Friday, June 23, 2000
Renowned super agent Leigh Steinberg
has secured a half-million dollars
with football game sponsorships
Hawaii is a special place for SteinbergBy Dave Reardon
Part II: Image
After just a few weeks' work, Leigh Steinberg is hitting financial pay dirt for University of Hawaii sports.
Yesterday, UH announced that Steinberg, Moorad & Dunn Sports Management, riding the wave of last year's football success, had helped bring in corporate sponsorship for this year worth $515,000, almost all in cash.
Mango Moon, Ticket Plus and Anheuser-Busch each have donated $75,000 cash to sponsor football games this fall. Hawaiian Airlines has donated $75,000 in cash and trade to sponsor a game.
Also, Pepsi-Cola Hawaii donated $160,000 plus $170,000 in product and services for the first of a three- to 10-year deal, and Anheuser-Busch donated an additional $55,000 to support sports other than football.
"We've had the opportunity to do a lot of listening the past few months. We're happy to help take the uniqueness of Hawaii and meld it with the success (of the football team)," Steinberg told a gathering of sponsors and potential sponsors yesterday at the Plaza Club. "We have four more (home games) and they're going fast."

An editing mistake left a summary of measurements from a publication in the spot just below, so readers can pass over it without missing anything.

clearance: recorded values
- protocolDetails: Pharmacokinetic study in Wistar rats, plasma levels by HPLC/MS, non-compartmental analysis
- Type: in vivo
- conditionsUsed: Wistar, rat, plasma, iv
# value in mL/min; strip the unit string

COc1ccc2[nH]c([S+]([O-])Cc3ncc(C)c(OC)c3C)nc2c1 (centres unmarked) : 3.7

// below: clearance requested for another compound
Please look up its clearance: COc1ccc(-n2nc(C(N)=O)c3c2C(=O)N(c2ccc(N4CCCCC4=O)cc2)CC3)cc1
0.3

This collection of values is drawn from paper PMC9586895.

Steinberg's company signed a consulting deal with UH in April for $100,000, plus half of anything generated beyond $700,000.
"Last year, without marketing, we made $594,000," UH Associate Athletic Director Jim Donovan said. "We haven't even played our first football game yet and we're close to what we did all of last year. They're creating new revenue and I wouldn't be surprised to see more national deals in the future."
There are questions as to how much of the money would have gone to UH anyway, in the form of television and radio sponsorship.
"It probably might," said Damien Bonenfant, president of Anheuser-Busch Sales of Hawaii Inc., when asked if sponsoring a game might cut into other UH sponsorship by his company. "But a lot of other elements are built into the contract."
John Fink, vice president and general manager of KHNL and KFVE, which telecast UH sports, said he looks forward to partnering, not competing, with Steinberg.
"The university and the Steinberg group are very much aware of the needs of the local broadcast partners and the goal is to grow everyone's business," Fink said. "At the end of the day no one's going to win if the existing pie gets chopped up."
The hope is the pie gets bigger, as Hawaii appears on the verge of pulling out of an economic slump, and UH aggressively markets its fan base in all directions, including toward Asia.
"Things are looking up in a lot of ways in this state," Pepsi-Cola of Hawaii President Gary Yoshioka said. "We're proud to be supporting the University of Hawaii. We're tickled green."
Manny Sanchez, Ticket Plus chief executive officer, said he sees sponsorship as an investment in UH sports, and the state in general.
"It took us two seconds to decide to get involved," Sanchez said. "June Jones and Leigh Steinberg have raised the bar.